The reality of the situation is that if your outlet doesn't have some quantifiable benefit to offer a developer / publisher your access to them is limited. If you do have something to offer, then you get something back in the form of review copies, interviews, and eventually a good working relationship.
I can't speak to what it's like to be in your shoes, but I imagine the types of relationships you have with developers and publishers combined with the types of outlets you've worked with has left you with a very different perspective on things than the vast majority of members of the gaming press. That's not a criticism or complaint, in fact, far from it. The relationship you (and Giant Bomb as a whole) have with the dev community makes your content all the better. I just wanted to take a minute and offer some insight into a different point of view.
@carryboy: I'm playing on PC - Doesn't seem to look SIGNIFICANTLY better, but the faster framerate is always nice. If you have friends playing on a console you won't be missing out on anything significant by playing there instead of the PC, though personally, I'd say the PC would be my preferred platform based on the slight graphical improvements and mouse and keyboard controls.
Defiance has some strengths and some weaknesses from both the third person shooter genre, and the MMO genre. The enemy AI is built for an MMO - they're a little dumb, and in some cases they won't agro on you even when you're standing right near them. This detracts a little from the shooting, but if you're alone or only in the company of a handful of other players the sheer number of enemies can make up for the poor AI in terms of challenge.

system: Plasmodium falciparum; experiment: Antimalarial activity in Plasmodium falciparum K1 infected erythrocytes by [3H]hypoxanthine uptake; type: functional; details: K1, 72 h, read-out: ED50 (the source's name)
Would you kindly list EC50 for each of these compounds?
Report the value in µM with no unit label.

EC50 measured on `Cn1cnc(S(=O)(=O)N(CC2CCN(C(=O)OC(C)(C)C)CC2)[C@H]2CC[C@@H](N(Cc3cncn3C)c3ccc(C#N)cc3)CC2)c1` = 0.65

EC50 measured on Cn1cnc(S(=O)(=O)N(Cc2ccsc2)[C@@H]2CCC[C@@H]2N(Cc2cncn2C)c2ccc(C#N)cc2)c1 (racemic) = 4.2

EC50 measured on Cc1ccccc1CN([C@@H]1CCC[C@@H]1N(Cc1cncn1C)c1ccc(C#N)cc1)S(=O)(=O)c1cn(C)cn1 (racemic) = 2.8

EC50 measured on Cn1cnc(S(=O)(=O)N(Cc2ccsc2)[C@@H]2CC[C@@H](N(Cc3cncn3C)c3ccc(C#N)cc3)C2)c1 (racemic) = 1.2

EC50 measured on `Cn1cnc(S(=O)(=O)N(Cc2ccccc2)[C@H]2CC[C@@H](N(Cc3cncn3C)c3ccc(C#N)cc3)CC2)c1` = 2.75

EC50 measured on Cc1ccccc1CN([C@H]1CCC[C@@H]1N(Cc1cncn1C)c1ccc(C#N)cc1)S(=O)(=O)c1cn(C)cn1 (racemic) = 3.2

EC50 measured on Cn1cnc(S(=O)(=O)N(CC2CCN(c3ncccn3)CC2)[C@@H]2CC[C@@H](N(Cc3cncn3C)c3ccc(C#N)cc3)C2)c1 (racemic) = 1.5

There's no proper cover system which is a shame because there's a lot of cover to hide behind; it'd be nice to be able to snap to it.
Flaws aside, the game is still a lot of fun. The shooting feels good, and the experience of wrecking a giant Hellbug in the company of hundreds of other players is super enjoyable. There's a steady stream of loot to collect, but if you find yourself using the same weapon for a long time it'll level up. You can also add attachments to your weapons for more customization opportunities.
There's a lot to like here. There are a few flaws, but most of them are super easy to look past.
As for the Syfy connection, the main characters from the show do show up in the game, and there will be some ties from the game in the show, but from what I gather from all of the various press releases and other info I've seen on it, each will stand on its own. Personally, I'm skeptical about the show but I expect I'll be playing the game for a good long time.